The school was tying up with a career counselling service company which apparently had mentored and guided several thousands of other students and had previous tie ups with hundreds of reputable institutions. The company, predictably was the same company that had given these services to the school at the time I was in my +2 years as well. For the entire 2 years, I had an account with the company, that was supposed to have weekly webinars and other services that would enable me to make a better informed decision regarding my college. In the few times I logged into my account on the company’s platform, I saw various college names, all of which had been ranked by the fellow users ( and other people). Unsurprisingly, there were a few institutions which were sponsored and always appeared at the top of the ‘desired top colleges’ list with a rating of around 4.5-5 stars out of 5, which serves onto explain how commerce and profit making is the thing of utmost importance, even more important than correctly guiding a student regarding his future. Still, I thought that the initiative taken by the school was in good spirits, indeed to help the students. 

However, when I saw the circular that my sister got, I found something very surprising. The school was charging an annual fee of ₹240 for the services of the same company, which were provided to our batch free of cost. This annual charge was not an ‘option’ that the students could avail of, it was a mandatory thing. All that the student had to do was to get the circular signed by the parents, bring ₹240 and hope that for the upcoming year these ₹240 would guide them to the correct path. ₹240 seemed such a small amount. An amount that provided so much more utility to the parents who trusted the school and wanted a bright future for their child, the parents who thought Career counselling was the boon they were looking for ; and the student, the student who thought that perhaps things would be a little clearer in his head now. 

But, obviously the school is as much an organization as the company, and obviously the tag of a ‘not for profit organization’ isnt going to stop it from tying up with companies and reaping profits, even though it plays on the hopes of those parents, rich or poor, who think enrolling in a private school would surely increase the chances of a brighter future for both; their child and they.
As a student of the same school, the school which I deeply respect for making me the person I am today, I perhaps should not care about a few extra bucks that the parents might have to spend, right? I think the same, but then I do my math. Assuming that there are 1000 students in the school and the school takes an annual charge of ₹240 from each of them, the school gets an impressive ₹240000 in its pocket in a year. And mind it, this is only a single service that I am pointing out here. There are several such services already added to your fee, and then there are the payment charges to get your I Card! Yes, to get your I card, you have to pay!  Not only this, it would take me a whole another article to point out the menace of under the table funding just to get pre primary class admissions into private schools. And also hiring teachers on temporary basis and paying them less than the standard salary rate.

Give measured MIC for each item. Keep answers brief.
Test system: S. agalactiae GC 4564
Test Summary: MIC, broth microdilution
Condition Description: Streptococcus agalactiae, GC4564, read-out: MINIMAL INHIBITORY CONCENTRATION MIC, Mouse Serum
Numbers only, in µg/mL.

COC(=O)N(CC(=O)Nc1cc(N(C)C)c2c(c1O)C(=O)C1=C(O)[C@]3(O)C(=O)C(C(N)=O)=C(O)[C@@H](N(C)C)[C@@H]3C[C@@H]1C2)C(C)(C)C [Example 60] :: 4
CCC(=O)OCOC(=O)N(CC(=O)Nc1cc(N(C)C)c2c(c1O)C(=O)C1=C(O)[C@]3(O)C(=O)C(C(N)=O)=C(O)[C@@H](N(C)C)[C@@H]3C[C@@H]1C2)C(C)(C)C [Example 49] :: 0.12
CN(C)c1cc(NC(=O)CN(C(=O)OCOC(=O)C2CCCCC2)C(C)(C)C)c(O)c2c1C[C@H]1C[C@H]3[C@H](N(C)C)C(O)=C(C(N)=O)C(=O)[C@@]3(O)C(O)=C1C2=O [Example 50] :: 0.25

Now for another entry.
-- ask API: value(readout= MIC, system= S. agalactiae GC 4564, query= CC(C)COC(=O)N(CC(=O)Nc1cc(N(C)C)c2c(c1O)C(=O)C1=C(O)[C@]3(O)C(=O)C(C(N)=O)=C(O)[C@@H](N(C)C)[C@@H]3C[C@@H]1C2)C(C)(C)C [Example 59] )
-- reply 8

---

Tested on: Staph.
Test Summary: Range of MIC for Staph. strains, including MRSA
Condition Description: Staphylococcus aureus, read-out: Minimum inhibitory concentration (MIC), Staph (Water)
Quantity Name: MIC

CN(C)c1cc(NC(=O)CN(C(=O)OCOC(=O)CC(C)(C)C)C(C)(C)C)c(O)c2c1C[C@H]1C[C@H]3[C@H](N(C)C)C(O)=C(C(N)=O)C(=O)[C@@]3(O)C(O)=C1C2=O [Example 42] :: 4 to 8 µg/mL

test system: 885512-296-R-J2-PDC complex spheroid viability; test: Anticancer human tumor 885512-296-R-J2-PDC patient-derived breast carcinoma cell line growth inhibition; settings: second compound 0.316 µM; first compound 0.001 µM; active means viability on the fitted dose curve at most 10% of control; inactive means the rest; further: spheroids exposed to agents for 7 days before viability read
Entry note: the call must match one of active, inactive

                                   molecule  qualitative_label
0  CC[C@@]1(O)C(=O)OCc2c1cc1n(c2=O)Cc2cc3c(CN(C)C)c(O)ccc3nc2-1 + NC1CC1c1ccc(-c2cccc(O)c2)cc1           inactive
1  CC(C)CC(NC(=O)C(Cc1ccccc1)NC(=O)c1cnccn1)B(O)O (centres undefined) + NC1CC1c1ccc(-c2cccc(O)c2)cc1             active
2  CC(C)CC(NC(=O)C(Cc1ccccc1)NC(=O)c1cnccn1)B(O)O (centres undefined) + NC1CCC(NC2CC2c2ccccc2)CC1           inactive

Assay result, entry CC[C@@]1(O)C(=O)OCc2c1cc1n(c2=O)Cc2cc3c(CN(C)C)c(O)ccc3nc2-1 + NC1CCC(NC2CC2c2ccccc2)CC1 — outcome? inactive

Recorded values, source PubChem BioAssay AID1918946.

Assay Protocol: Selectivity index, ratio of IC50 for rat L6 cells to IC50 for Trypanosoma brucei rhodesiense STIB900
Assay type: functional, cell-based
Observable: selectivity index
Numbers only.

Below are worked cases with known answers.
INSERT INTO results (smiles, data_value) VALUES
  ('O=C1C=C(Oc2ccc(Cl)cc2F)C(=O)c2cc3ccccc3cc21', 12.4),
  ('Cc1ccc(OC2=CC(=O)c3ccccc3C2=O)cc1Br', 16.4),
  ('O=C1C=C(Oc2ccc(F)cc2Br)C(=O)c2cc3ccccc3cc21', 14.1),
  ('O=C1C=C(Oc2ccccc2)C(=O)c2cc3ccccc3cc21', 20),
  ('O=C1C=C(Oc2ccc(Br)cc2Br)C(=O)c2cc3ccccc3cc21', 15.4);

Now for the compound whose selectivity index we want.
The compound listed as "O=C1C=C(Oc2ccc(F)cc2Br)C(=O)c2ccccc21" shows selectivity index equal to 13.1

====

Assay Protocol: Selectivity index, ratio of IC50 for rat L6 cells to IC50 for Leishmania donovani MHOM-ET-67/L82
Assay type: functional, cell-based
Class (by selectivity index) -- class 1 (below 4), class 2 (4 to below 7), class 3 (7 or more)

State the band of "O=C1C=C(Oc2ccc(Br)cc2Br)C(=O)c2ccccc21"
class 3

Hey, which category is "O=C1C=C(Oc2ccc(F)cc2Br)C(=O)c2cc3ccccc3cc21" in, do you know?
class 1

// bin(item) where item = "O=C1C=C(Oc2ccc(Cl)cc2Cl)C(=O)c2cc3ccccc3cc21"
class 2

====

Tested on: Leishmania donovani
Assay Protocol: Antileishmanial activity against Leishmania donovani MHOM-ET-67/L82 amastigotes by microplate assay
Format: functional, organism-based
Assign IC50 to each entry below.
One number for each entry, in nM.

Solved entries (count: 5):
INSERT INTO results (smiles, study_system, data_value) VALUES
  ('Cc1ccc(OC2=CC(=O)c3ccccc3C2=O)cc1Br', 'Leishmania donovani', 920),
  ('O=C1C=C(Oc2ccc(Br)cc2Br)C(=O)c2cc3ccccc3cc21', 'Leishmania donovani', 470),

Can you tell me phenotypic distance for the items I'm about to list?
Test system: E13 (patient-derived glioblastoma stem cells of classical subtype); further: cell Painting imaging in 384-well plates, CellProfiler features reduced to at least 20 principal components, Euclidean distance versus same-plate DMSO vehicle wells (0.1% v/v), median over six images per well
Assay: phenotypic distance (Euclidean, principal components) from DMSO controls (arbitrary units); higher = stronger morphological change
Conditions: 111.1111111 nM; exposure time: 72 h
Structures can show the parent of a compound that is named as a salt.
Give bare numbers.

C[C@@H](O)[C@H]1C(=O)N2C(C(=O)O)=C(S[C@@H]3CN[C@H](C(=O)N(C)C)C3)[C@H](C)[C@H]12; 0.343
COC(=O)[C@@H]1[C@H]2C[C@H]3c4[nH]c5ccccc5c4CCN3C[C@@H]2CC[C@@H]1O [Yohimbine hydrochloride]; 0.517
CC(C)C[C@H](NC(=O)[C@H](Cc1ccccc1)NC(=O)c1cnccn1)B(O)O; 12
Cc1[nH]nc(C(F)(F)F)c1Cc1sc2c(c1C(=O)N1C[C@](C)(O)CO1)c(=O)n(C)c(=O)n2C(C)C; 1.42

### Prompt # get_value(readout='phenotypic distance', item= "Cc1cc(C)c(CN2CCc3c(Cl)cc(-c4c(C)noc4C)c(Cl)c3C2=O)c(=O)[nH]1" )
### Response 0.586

It is sad that the schools which legally are ‘not for profit organizations’ and are socially  considered as ‘holy places’ are neither not for profit nor holy. There is no doubt that some schools do provide quality education, which indeed helps you in shaping your future, but that is what a school is there for. There certainly is no rational behind justifying these extra charges on the pretext of providing quality education. 

Darpan Jain

A Tribute To India’s Wall:- Rahul Dravid. 

The Wickets were falling,

And the scoreboard was crawling,

It was Australia who were beating us,

And everybody was ready to board the team bus.


Mcgrath, Lee and Gillespie were aiming for the heads, 

No one could sleep easily in their beds.

Warne and Macgill were making us dance,

 No one believed we had a chance.


But then Came in a lean batsman, 

And he proved to be our batman.

Though we were not The Gotham City,

 and he certainly not Christian Bale,

But as he played Aussies faces’ started turning pale.


And he batted, and batted, and batted forever, 

And everyone started believing in the endeavour.

It was courtesy he that we won,

And against a mighty Australia it certainly was our first one.


It was sad to see him in the shadows Of the Master Blaster,

But deep inside we know, He was the pivot to our Coaster.

And then the Aussies said that they had the greatest team of them all,

Back went an echoing reply that we had something else, Dravid:- The Wall

PS:- This poem is dedicated to Rahul Dravid’s 180 run innings against Austraila at the Eden Gardens, which helped India save the test match even after following on with a deficit of 274 runs. 

-Darpan Jain